I/O size (minimum/optimal): 512 bytes / 512 bytes
Disk identifier: 0x00088c37

Device Boot Start End Blocks Id System
/dev/sda1 * 2048 19531775 9764864 83 Linux
/dev/sda2 19533822 23437311 1951745 5 Extended
/dev/sda3 23437312 117186559 46874624 83 Linux
/dev/sda4 117186560 312580095 97696768 83 Linux
/dev/sda5 19533824 23437311 1951744 82 Linux swap / Solaris

On this system, dev/sda1 is / /dev/sda3 is /home on my Ubuntu install, /dev/sda4 is an Xubuntu install, with dev/sda5 a shared swap partition for both installs. The partitioning scheme isn't what I'd do if I set the partitions up myself, but both installs where done for iso testing.

This is my netbook, which very rarely sees an installetion that lasts all the way through a development cycle.

Dngrsone
April 8th, 2012, 06:25 AM
The problem is, I have to kill SDA3, which is the swap, absorb the unassigned space and turn SDA3 into an extended partition.

Then I can create the swap again, as say SDA9.

Meanwhile, I have to figure out what I have to do to keep my existing 10.04 installation from blowing up because the swap that used to be SDA3 is now SDA9.

xyzzyman
April 8th, 2012, 08:01 AM
You'll just have to edit your fstab to point to sda9 for swap, and possibly run mkswap.

If you really did upgrade that unit to 8GB of RAM, you probably aren't ever going to touch swap anyways unless you use the hibernation feature. Being just a T4500 I can't see you doing anything super intensive that would also be RAM hungry.

Dngrsone
April 8th, 2012, 12:41 PM
You'll just have to edit your fstab to point to sda9 for swap, and possibly run mkswap.

If you really did upgrade that unit to 8GB of RAM, you probably aren't ever going to touch swap anyways unless you use the hibernation feature. Being just a T4500 I can't see you doing anything super intensive that would also be RAM hungry.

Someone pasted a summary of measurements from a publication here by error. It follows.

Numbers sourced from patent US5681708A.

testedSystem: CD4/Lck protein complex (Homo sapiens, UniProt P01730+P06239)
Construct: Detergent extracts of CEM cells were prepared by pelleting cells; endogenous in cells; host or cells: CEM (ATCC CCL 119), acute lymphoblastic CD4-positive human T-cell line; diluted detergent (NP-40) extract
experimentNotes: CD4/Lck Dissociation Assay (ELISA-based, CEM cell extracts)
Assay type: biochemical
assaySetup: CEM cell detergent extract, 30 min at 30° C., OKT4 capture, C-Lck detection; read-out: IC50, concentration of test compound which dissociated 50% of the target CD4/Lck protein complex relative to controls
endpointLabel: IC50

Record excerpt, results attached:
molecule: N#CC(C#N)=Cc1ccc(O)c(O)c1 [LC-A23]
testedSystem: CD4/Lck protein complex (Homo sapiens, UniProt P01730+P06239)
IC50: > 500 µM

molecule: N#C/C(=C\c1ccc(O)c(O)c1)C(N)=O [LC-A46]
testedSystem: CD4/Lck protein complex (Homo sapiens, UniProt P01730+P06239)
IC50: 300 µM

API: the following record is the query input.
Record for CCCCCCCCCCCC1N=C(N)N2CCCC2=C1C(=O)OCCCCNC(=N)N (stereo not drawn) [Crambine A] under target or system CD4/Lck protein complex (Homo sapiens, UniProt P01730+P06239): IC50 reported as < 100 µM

True, and the only reason I have 8GB of swap is because of the occasional hibernation, though Ubuntu doesn't handle that well, anyway.

You'd think I'd be able to do almost anything with this pig, but Minecraft lags heavy and for some reason OOo Base takes forever to load even a modest, 35 record database...

So, anyway, I guess I will move my latest backup to the LAN drive and reallocate that partition later.

xyzzyman
April 8th, 2012, 07:11 PM
True, and the only reason I have 8GB of swap is because of the occasional hibernation, though Ubuntu doesn't handle that well, anyway.

You'd think I'd be able to do almost anything with this pig, but Minecraft lags heavy and for some reason OOo Base takes forever to load even a modest, 35 record database...

So, anyway, I guess I will move my latest backup to the LAN drive and reallocate that partition later.

That's just a T4500 Pentium with integrated graphics, and probably the slowest hard drive that HP could throw in it so I'm not surprised. Usually the Walmart specific models are like that.

Dngrsone
April 9th, 2012, 04:26 AM
Well, I managed to repartition the drive... I had to expand SDA4 to encompass the free space because gparted wouldn't let me make SDA3 an extended partition... and what's with the little 1MB blocks of unallocated space gparted drops?

... anyway, 12.04 is on, and now I get two separate grub boots, and I think Win 7 is broken...

Ah, the joy of installing new Operating systems... http://i230.photobucket.com/albums/ee303/Dngrs_1/rolleyes.gif